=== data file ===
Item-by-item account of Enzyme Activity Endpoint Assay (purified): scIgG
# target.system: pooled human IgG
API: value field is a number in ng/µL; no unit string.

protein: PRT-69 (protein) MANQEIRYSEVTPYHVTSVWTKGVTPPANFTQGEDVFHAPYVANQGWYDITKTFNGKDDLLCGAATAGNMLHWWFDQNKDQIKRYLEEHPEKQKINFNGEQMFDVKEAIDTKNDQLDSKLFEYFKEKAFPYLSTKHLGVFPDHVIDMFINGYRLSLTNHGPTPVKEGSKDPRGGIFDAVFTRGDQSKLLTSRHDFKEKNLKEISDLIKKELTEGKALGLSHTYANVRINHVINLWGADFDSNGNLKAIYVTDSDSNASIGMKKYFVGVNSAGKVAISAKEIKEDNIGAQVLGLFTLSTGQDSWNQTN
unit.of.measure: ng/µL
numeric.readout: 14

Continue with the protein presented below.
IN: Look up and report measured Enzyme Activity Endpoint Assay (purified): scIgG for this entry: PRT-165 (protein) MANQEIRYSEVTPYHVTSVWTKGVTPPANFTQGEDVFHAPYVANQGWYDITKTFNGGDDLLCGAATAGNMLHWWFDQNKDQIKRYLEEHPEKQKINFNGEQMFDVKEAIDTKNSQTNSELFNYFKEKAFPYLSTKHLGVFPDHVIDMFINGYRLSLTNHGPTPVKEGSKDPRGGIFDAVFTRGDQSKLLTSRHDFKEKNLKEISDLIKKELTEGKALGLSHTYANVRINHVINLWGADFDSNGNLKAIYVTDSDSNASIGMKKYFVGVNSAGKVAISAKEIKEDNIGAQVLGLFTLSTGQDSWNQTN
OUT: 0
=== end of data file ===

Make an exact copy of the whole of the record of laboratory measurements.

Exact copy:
Item-by-item account of Enzyme Activity Endpoint Assay (purified): scIgG
# target.system: pooled human IgG
API: value field is a number in ng/µL; no unit string.

protein: PRT-69 (protein) MANQEIRYSEVTPYHVTSVWTKGVTPPANFTQGEDVFHAPYVANQGWYDITKTFNGKDDLLCGAATAGNMLHWWFDQNKDQIKRYLEEHPEKQKINFNGEQMFDVKEAIDTKNDQLDSKLFEYFKEKAFPYLSTKHLGVFPDHVIDMFINGYRLSLTNHGPTPVKEGSKDPRGGIFDAVFTRGDQSKLLTSRHDFKEKNLKEISDLIKKELTEGKALGLSHTYANVRINHVINLWGADFDSNGNLKAIYVTDSDSNASIGMKKYFVGVNSAGKVAISAKEIKEDNIGAQVLGLFTLSTGQDSWNQTN
unit.of.measure: ng/µL
numeric.readout: 14

Continue with the protein presented below.
IN: Look up and report measured Enzyme Activity Endpoint Assay (purified): scIgG for this entry: PRT-165 (protein) MANQEIRYSEVTPYHVTSVWTKGVTPPANFTQGEDVFHAPYVANQGWYDITKTFNGGDDLLCGAATAGNMLHWWFDQNKDQIKRYLEEHPEKQKINFNGEQMFDVKEAIDTKNSQTNSELFNYFKEKAFPYLSTKHLGVFPDHVIDMFINGYRLSLTNHGPTPVKEGSKDPRGGIFDAVFTRGDQSKLLTSRHDFKEKNLKEISDLIKKELTEGKALGLSHTYANVRINHVINLWGADFDSNGNLKAIYVTDSDSNASIGMKKYFVGVNSAGKVAISAKEIKEDNIGAQVLGLFTLSTGQDSWNQTN
OUT: 0